Former Priory Hall residents have welcomed the announcement by Minister for the Environment Phil Hogan that his department is to intervene to find a solution to their outstanding mortgages.

Mr Hogan previously said he could not get involved in the situation until a legal issue is resolved by the Supreme Court next month.

However, he has now announced that he has asked officials to initiate a dialogue process with the stakeholders involved and find a solution within 21 days.

Former resident, Stephanie Meehan, whose partner Fiachra took his own life earlier this summer, welcomed the announcement.

“I would like to thank An Taoiseach, who has personally assured me that a swift solution will now be found so that the Priory Hall homeowners can move on with their lives.

“I hope that a solution is forthcoming within 21 days,” she said.

Ms Meehan said she will not be making any further comment on the talks process.

Many former residents are in temporary accommodation and still liable for mortgages on properties that are uninhabitable.

In a statement, the minister acknowledged that 16 months of talks under a resolution process chaired by retired Judge Joseph Finnegan have failed to find a solution.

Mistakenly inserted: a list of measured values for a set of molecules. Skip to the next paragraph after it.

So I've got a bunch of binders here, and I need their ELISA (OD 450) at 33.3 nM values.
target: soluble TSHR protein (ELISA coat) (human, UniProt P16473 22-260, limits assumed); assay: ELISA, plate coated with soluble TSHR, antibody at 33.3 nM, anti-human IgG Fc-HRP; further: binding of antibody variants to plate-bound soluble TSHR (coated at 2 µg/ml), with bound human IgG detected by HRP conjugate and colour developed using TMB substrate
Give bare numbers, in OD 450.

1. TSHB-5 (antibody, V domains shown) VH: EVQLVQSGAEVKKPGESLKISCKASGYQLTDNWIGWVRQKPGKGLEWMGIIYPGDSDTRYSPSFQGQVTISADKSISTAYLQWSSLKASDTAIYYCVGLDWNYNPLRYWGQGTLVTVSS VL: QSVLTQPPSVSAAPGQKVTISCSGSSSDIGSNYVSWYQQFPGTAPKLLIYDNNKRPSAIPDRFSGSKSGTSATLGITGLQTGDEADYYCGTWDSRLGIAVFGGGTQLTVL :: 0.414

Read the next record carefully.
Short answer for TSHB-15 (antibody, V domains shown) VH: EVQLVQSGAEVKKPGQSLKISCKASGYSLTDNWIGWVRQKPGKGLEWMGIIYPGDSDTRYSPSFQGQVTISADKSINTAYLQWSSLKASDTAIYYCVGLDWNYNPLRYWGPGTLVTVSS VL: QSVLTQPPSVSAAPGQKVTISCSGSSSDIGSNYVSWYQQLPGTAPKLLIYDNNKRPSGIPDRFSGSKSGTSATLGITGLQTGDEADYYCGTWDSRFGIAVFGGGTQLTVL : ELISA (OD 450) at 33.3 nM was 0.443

The new talks will involve former residents, Dublin City Council, NAMA and representatives of the banks.

AIB Chief Executive David Duffy recently announced that the bank will consider a write-down of mortgage debt for the 27 customers it has with Priory Hall mortgages as a special case.

Permanent TSB also said it would follow AIB's lead.

Graham Usher, a spokesman for former residents, said they are looking forward to the process but called on all the banks to "this time engage in a meaningful way to find a solution".

Sixty-five families were moved out of Priory Hall nearly two years ago because of fire safety problems and are living in temporary accommodation paid for by Dublin City Council, who are reimbursed by central government.

The Supreme Court is due to rule next month on the city council's appeal against a High Court ruling that is responsible for the accommodation costs.